Definite Assignment

In c#, the compiler enforces a rule called definite assignment. This rule ensures that every local variable has been initialized before use. That is, the variable has a value before it's read from. This is in stark contrast to c++ where it is possible to read uninitialized variables.

Ref and Out Keywords

Like C++, c# only allows a single return value from any given method. Hence developers often define local variables in the method signature to be used purely as output variables. (Many OOD purists would argue that this breaks encapsulation.) This is the only case where the definite assignment rule works against you. You don't want to be forced to define these variables with dummy initial values that are ultimately overwritten by the method so C# allows you to add in the "out" keyword specifically in this case. When "out" is used the arguments are passed by reference. They need not be initialized before being passed to the method but the method is required to assign a value to them before it returns thus satisfying the definite assignment rule. The "ref" keyword, on the other hand, requires the variables to be definitely assigned before calling the method. The example below shows these behaviours:

    public class SomeOtherClass
    {
        public static void Main()
        {
            // unassigned local variables
            int a;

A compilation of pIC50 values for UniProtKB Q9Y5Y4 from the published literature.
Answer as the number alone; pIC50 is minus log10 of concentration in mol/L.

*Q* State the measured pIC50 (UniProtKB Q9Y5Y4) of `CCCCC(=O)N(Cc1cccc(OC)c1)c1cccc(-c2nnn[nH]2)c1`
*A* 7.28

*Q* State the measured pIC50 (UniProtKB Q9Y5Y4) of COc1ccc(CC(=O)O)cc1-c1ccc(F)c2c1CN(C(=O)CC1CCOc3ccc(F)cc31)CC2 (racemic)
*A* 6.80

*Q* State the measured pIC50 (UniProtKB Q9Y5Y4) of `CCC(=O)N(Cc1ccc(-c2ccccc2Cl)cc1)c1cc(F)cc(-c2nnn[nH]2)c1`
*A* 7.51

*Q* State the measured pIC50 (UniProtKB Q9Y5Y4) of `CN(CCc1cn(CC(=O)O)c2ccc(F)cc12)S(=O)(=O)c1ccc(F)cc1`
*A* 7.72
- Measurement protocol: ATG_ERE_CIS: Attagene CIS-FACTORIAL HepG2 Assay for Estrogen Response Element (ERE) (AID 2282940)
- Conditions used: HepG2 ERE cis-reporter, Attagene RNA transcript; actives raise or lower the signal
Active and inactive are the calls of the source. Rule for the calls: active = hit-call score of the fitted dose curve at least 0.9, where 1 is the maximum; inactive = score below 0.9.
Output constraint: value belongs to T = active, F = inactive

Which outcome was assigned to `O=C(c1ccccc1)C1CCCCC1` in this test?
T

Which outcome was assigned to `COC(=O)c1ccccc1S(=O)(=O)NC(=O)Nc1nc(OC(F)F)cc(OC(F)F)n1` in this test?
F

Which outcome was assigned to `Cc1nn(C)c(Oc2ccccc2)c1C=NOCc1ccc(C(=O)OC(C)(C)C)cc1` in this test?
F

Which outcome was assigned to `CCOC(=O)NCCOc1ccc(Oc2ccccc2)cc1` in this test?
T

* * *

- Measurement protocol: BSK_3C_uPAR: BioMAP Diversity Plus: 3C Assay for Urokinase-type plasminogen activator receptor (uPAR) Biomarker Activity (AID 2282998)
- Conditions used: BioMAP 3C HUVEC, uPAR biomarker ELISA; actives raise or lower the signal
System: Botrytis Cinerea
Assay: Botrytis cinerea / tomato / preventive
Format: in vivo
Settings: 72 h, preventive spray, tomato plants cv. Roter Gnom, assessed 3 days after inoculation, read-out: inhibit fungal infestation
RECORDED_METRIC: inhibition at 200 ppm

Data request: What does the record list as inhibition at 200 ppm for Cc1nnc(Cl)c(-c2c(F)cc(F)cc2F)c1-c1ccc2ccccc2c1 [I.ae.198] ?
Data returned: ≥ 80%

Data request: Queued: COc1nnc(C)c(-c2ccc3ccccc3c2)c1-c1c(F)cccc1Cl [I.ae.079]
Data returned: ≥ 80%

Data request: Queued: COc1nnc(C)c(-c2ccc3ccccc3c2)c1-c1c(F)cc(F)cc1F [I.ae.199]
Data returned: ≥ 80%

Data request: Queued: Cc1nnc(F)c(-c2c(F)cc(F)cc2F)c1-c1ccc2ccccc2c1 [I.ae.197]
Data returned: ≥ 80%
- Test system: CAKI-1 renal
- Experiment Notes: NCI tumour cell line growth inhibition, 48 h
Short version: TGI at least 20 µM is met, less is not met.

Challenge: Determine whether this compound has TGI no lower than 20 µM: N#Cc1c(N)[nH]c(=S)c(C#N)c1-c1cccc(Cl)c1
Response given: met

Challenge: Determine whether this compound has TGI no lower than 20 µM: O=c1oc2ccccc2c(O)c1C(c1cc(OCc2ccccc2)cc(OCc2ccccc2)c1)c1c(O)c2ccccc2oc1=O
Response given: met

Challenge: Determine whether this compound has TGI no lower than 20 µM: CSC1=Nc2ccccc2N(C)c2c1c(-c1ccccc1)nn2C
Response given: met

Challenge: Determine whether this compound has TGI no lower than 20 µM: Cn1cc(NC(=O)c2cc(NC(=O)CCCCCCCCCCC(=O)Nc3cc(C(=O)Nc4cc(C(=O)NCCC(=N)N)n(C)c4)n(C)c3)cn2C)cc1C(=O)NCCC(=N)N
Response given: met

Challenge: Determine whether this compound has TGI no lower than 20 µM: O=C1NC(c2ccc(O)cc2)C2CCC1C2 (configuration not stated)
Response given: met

int b;
            int c;

            SomeOtherClass.FetchValues(out a, out b, out c);
            // values of a,b,c have been initialised
            Console.WriteLine(String.Format("a={0} b={1} c={2}", a, b, c));

            SomeOtherClass.RotateValues(a, b, c);
            // values of a,b,c are unchanged
            Console.WriteLine(String.Format("a={0} b={1} c={2}",a,b,c));

            SomeOtherClass.RotateValues2(ref a, ref b, ref c);
            // values of a,b,c, have been rotated
            Console.WriteLine(String.Format("a={0} b={1} c={2}", a, b, c));
        }

        public static void FetchValues(out int a, out int b, out int c)
        {
            a = 1;
            b = 5;
            c = 16;
        }

        public static void RotateValues(int arg1, int arg2, int arg3)
        {
            int tmp = arg1;

            arg1 = arg2;
            arg2 = arg3;
            arg3 = tmp;
        }

        public static void RotateValues2(ref int a1, ref int a2, ref int a3)
        {
            int tmp = a1;

            a1 = a2;
            a2 = a3;
            a3 = tmp;
        }
    }

Note that:

  1. you cannot overload methods by simply changing the ref/out keywords.
  2. the ref/out keywords must be used in both the calling method and called method declaration.

Global Variables

Unlike C++, C# does not have global variables. If you wish to emulate them you can add a public static variable to a class.